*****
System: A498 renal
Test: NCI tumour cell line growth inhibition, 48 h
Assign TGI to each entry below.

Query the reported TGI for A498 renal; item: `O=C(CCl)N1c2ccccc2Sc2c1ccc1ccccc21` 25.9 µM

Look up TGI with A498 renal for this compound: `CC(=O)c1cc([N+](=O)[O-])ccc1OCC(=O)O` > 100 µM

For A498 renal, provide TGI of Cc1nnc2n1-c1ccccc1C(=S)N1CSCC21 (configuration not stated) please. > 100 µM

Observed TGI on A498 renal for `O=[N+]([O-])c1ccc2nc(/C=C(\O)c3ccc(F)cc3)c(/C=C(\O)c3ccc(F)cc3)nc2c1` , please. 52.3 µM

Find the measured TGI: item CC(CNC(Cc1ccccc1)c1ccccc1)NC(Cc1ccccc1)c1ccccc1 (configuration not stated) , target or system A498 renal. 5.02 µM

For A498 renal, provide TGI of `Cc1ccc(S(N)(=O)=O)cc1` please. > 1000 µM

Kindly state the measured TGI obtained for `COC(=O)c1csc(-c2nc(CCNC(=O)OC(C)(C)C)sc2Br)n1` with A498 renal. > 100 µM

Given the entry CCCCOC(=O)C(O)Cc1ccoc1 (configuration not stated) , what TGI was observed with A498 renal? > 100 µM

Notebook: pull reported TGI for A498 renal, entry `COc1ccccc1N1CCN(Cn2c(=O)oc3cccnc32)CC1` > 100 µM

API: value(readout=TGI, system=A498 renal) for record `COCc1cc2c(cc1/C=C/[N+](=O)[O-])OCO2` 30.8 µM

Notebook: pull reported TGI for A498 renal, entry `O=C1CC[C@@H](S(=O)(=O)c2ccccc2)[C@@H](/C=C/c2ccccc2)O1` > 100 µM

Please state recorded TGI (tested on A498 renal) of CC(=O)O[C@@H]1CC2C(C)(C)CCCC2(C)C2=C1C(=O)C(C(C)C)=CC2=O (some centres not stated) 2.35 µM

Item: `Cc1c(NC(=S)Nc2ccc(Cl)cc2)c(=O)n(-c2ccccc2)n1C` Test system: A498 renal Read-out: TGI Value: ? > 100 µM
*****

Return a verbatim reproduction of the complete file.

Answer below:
System: A498 renal
Test: NCI tumour cell line growth inhibition, 48 h
Assign TGI to each entry below.

Query the reported TGI for A498 renal; item: `O=C(CCl)N1c2ccccc2Sc2c1ccc1ccccc21` 25.9 µM

Look up TGI with A498 renal for this compound: `CC(=O)c1cc([N+](=O)[O-])ccc1OCC(=O)O` > 100 µM

For A498 renal, provide TGI of Cc1nnc2n1-c1ccccc1C(=S)N1CSCC21 (configuration not stated) please. > 100 µM

Observed TGI on A498 renal for `O=[N+]([O-])c1ccc2nc(/C=C(\O)c3ccc(F)cc3)c(/C=C(\O)c3ccc(F)cc3)nc2c1` , please. 52.3 µM

Find the measured TGI: item CC(CNC(Cc1ccccc1)c1ccccc1)NC(Cc1ccccc1)c1ccccc1 (configuration not stated) , target or system A498 renal. 5.02 µM

For A498 renal, provide TGI of `Cc1ccc(S(N)(=O)=O)cc1` please. > 1000 µM

Kindly state the measured TGI obtained for `COC(=O)c1csc(-c2nc(CCNC(=O)OC(C)(C)C)sc2Br)n1` with A498 renal. > 100 µM

Given the entry CCCCOC(=O)C(O)Cc1ccoc1 (configuration not stated) , what TGI was observed with A498 renal? > 100 µM

Notebook: pull reported TGI for A498 renal, entry `COc1ccccc1N1CCN(Cn2c(=O)oc3cccnc32)CC1` > 100 µM

API: value(readout=TGI, system=A498 renal) for record `COCc1cc2c(cc1/C=C/[N+](=O)[O-])OCO2` 30.8 µM

Notebook: pull reported TGI for A498 renal, entry `O=C1CC[C@@H](S(=O)(=O)c2ccccc2)[C@@H](/C=C/c2ccccc2)O1` > 100 µM

Please state recorded TGI (tested on A498 renal) of CC(=O)O[C@@H]1CC2C(C)(C)CCCC2(C)C2=C1C(=O)C(C(C)C)=CC2=O (some centres not stated) 2.35 µM

Item: `Cc1c(NC(=S)Nc2ccc(Cl)cc2)c(=O)n(-c2ccccc2)n1C` Test system: A498 renal Read-out: TGI Value: ? > 100 µM